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ECB cuts bond purchases faster: key interest rate at zero percent

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Dhe European Central Bank (ECB) is paving the way for a change in interest rates, but still leaves plenty of room for possible reactions to the fallout from the Ukraine war. As the Governing Council of the ECB, the central bank’s top monetary policy body, announced on Thursday after its interest rate meeting, the central bank’s bond purchases may end earlier than expected.

The third quarter of this year is mentioned, that is, the period from July to September. There could be interest rate hikes “some time” after that. The central bank replaced the word “shortly” with “some time later” in its terminology for the time of the first interest rate hike after the end of bond purchases.

ECB President Christine Lagarde stressed that this would give the ECB more wiggle room as to how soon key interest rates would be raised after the end of bond purchases. “Some time later” could mean the following week or months later. They do not want to set an exact timetable, but rather react “based on data”, depending on how the economy develops in relation to the Ukraine war.

The ECB now wants to double monthly bond purchases as part of the PPP program to EUR40bn in April. The central bank plans to invest €30 billion in May and €20 billion in June. In the third quarter, new purchases of securities could end entirely, depending on the situation. Initially, the ECB did not want to reduce the volume of APP purchases to €20 billion again until October 2022.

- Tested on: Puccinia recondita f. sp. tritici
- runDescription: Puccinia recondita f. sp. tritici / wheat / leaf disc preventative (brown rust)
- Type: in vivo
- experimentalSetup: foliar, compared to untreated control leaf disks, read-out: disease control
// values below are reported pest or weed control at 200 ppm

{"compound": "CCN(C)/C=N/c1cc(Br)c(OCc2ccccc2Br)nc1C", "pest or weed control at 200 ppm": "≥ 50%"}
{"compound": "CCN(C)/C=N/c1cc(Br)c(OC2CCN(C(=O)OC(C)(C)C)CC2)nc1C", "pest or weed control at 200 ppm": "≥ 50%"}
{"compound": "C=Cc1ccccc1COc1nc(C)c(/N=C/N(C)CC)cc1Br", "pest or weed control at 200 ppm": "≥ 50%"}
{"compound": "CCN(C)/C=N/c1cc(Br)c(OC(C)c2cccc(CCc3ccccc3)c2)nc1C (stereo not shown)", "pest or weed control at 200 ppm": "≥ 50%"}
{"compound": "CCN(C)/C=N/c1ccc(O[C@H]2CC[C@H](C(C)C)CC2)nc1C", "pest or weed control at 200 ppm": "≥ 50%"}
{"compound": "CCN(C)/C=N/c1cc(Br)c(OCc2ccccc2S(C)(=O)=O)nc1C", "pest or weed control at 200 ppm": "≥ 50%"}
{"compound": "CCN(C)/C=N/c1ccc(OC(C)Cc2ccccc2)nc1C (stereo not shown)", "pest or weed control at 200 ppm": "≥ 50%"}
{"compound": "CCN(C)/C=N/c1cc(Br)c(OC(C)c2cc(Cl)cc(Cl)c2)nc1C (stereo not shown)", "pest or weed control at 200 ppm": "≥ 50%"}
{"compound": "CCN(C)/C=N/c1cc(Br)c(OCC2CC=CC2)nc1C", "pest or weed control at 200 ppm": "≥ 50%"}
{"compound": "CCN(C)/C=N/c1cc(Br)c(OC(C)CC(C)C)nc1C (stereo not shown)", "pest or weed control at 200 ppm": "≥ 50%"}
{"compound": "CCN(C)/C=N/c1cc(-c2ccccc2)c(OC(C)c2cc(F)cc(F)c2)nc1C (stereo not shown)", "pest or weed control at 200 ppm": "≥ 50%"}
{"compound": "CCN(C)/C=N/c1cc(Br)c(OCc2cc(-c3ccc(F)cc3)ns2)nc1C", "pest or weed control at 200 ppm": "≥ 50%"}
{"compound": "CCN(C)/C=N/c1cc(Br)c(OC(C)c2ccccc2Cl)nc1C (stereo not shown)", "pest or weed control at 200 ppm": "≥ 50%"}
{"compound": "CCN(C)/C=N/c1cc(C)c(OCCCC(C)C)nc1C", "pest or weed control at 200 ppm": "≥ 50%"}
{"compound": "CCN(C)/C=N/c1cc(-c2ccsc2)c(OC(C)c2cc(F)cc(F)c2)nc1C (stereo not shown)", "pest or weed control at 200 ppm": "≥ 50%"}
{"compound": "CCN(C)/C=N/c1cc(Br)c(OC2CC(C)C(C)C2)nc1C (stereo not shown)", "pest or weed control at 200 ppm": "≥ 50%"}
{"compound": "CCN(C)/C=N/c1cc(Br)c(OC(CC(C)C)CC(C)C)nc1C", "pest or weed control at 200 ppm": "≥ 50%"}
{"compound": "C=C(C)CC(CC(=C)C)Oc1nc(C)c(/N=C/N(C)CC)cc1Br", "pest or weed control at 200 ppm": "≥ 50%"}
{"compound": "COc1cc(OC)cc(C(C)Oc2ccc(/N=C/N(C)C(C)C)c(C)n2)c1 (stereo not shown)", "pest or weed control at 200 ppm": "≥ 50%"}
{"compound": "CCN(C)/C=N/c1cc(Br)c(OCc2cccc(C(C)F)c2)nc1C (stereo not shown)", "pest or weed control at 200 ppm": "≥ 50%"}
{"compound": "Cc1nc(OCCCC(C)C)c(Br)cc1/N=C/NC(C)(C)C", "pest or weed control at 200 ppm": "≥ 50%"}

The ECB raises inflation forecasts

Following the sharp rise in inflation rates in the euro area from 5.1 percent in January to 5.8 percent in February, the ECB has now revised its medium-term inflation forecast upwards. In December it had estimated 3.2 percent for the current year, now it is 5.1 percent. In 2023, the inflation rate is expected to be 2.1 (instead of 1.8) percent and then drop to 1.9 (instead of 1.8) percent in 2024. In exchange, the bank central lowered its forecasts for economic growth. For this year, he now expects 3.7 instead of 4.2 percent.

Rising energy prices, the main cause of inflation, are stronger than expected and are driving other prices higher, Lagarde said. Food has also become significantly more expensive. In the case of wages, on the other hand, a stronger increase has not been observed so far.

The ECB emphasized the strong recovery of the economy from the pandemic so far. However, Lagarde also highlighted the additional risks posed by the Ukraine war. For inflation, the consequences of the war could imply risks in both directions: in the short term, inflation will certainly increase due to the increase in energy prices, but in the longer term, the increase in energy prices and uncertainty could also weigh on demand in the euro area. Lagarde explained that there were different points of view in the Governing Council: “We had very intense discussions about the current economic situation, about prospects, about uncertainty.”

The central bank is in talks with the European Union and other political institutions about possible additional support for Ukraine’s institutions and people, Lagarde said. This could also involve instruments such as additional swaps or repurchase lines, ie currency swaps or credit-versus-collateral transactions.

Economists’ reactions varied. Some called the ECB’s decision “hawkish”, ie strongly in the direction of tighter monetary policy, others “too hesitant”. Bank LBBW’s Jens-Oliver Niklasch said he reads the ECB’s announcements that it would raise interest rates at the end of the year unless something unexpected happens. “The ECB is determined to tighten the reins on monetary policy to counter persistently high inflation,” said Dekabank’s Ulrich Kater: “This is subject to the condition that the Ukraine war remains economically tolerable for the economy.” .


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